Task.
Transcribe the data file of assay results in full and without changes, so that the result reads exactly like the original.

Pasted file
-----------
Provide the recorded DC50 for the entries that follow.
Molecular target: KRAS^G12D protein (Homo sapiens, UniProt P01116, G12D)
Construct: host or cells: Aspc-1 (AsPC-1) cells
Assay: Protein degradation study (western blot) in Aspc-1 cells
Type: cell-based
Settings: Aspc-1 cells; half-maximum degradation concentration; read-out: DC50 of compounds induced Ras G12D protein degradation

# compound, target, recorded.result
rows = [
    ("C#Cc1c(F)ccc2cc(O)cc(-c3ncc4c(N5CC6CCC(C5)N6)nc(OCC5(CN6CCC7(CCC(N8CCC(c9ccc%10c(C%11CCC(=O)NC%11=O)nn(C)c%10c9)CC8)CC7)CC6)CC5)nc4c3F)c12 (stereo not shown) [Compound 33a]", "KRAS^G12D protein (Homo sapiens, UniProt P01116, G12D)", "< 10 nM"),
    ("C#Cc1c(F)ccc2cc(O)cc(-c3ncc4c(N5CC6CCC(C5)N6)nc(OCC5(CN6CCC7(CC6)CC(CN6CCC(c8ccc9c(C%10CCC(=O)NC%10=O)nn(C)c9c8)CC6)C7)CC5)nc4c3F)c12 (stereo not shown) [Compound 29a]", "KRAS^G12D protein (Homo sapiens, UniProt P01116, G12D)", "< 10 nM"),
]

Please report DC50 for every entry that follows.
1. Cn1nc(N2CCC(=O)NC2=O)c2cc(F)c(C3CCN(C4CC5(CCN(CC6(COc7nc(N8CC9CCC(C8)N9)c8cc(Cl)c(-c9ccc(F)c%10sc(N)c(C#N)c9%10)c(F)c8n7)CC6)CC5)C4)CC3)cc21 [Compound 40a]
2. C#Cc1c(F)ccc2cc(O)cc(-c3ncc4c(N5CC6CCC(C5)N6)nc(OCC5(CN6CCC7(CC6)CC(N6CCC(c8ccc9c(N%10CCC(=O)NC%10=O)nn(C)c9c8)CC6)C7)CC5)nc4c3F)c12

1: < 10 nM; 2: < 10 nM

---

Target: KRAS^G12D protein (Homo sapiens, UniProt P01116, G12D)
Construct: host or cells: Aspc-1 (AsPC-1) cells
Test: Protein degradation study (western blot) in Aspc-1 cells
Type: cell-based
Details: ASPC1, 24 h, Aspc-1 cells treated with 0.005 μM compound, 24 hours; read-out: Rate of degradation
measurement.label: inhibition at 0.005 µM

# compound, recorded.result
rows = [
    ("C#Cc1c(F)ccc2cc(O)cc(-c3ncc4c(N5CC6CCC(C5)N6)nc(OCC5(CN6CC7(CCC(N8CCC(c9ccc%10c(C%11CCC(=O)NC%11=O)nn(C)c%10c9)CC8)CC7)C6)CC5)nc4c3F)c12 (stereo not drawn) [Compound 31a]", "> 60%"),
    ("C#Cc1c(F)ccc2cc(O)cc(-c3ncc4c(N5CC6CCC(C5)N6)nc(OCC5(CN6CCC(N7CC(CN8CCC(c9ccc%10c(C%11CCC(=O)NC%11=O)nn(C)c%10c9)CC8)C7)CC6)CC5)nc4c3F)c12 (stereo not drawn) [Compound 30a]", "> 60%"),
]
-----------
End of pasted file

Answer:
Provide the recorded DC50 for the entries that follow.
Molecular target: KRAS^G12D protein (Homo sapiens, UniProt P01116, G12D)
Construct: host or cells: Aspc-1 (AsPC-1) cells
Assay: Protein degradation study (western blot) in Aspc-1 cells
Type: cell-based
Settings: Aspc-1 cells; half-maximum degradation concentration; read-out: DC50 of compounds induced Ras G12D protein degradation

# compound, target, recorded.result
rows = [
    ("C#Cc1c(F)ccc2cc(O)cc(-c3ncc4c(N5CC6CCC(C5)N6)nc(OCC5(CN6CCC7(CCC(N8CCC(c9ccc%10c(C%11CCC(=O)NC%11=O)nn(C)c%10c9)CC8)CC7)CC6)CC5)nc4c3F)c12 (stereo not shown) [Compound 33a]", "KRAS^G12D protein (Homo sapiens, UniProt P01116, G12D)", "< 10 nM"),
    ("C#Cc1c(F)ccc2cc(O)cc(-c3ncc4c(N5CC6CCC(C5)N6)nc(OCC5(CN6CCC7(CC6)CC(CN6CCC(c8ccc9c(C%10CCC(=O)NC%10=O)nn(C)c9c8)CC6)C7)CC5)nc4c3F)c12 (stereo not shown) [Compound 29a]", "KRAS^G12D protein (Homo sapiens, UniProt P01116, G12D)", "< 10 nM"),
]

Please report DC50 for every entry that follows.
1. Cn1nc(N2CCC(=O)NC2=O)c2cc(F)c(C3CCN(C4CC5(CCN(CC6(COc7nc(N8CC9CCC(C8)N9)c8cc(Cl)c(-c9ccc(F)c%10sc(N)c(C#N)c9%10)c(F)c8n7)CC6)CC5)C4)CC3)cc21 [Compound 40a]
2. C#Cc1c(F)ccc2cc(O)cc(-c3ncc4c(N5CC6CCC(C5)N6)nc(OCC5(CN6CCC7(CC6)CC(N6CCC(c8ccc9c(N%10CCC(=O)NC%10=O)nn(C)c9c8)CC6)C7)CC5)nc4c3F)c12

1: < 10 nM; 2: < 10 nM

---

Target: KRAS^G12D protein (Homo sapiens, UniProt P01116, G12D)
Construct: host or cells: Aspc-1 (AsPC-1) cells
Test: Protein degradation study (western blot) in Aspc-1 cells
Type: cell-based
Details: ASPC1, 24 h, Aspc-1 cells treated with 0.005 μM compound, 24 hours; read-out: Rate of degradation
measurement.label: inhibition at 0.005 µM

# compound, recorded.result
rows = [
    ("C#Cc1c(F)ccc2cc(O)cc(-c3ncc4c(N5CC6CCC(C5)N6)nc(OCC5(CN6CC7(CCC(N8CCC(c9ccc%10c(C%11CCC(=O)NC%11=O)nn(C)c%10c9)CC8)CC7)C6)CC5)nc4c3F)c12 (stereo not drawn) [Compound 31a]", "> 60%"),
    ("C#Cc1c(F)ccc2cc(O)cc(-c3ncc4c(N5CC6CCC(C5)N6)nc(OCC5(CN6CCC(N7CC(CN8CCC(c9ccc%10c(C%11CCC(=O)NC%11=O)nn(C)c%10c9)CC8)C7)CC6)CC5)nc4c3F)c12 (stereo not drawn) [Compound 30a]", "> 60%"),
]